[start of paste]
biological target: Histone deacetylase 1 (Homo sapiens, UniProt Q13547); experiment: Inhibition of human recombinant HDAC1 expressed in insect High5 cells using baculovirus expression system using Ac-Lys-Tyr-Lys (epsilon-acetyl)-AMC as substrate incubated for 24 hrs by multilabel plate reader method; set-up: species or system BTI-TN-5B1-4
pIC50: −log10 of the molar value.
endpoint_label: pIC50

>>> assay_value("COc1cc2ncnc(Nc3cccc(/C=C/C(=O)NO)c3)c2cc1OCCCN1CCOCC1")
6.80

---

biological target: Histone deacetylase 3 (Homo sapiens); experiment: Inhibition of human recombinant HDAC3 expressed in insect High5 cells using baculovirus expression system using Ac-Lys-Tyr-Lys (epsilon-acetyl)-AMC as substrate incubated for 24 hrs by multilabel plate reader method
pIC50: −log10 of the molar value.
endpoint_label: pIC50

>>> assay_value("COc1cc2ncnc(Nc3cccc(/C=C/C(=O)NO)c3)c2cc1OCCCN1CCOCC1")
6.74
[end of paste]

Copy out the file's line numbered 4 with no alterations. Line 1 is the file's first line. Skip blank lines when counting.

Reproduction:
>>> assay_value("COc1cc2ncnc(Nc3cccc(/C=C/C(=O)NO)c3)c2cc1OCCCN1CCOCC1")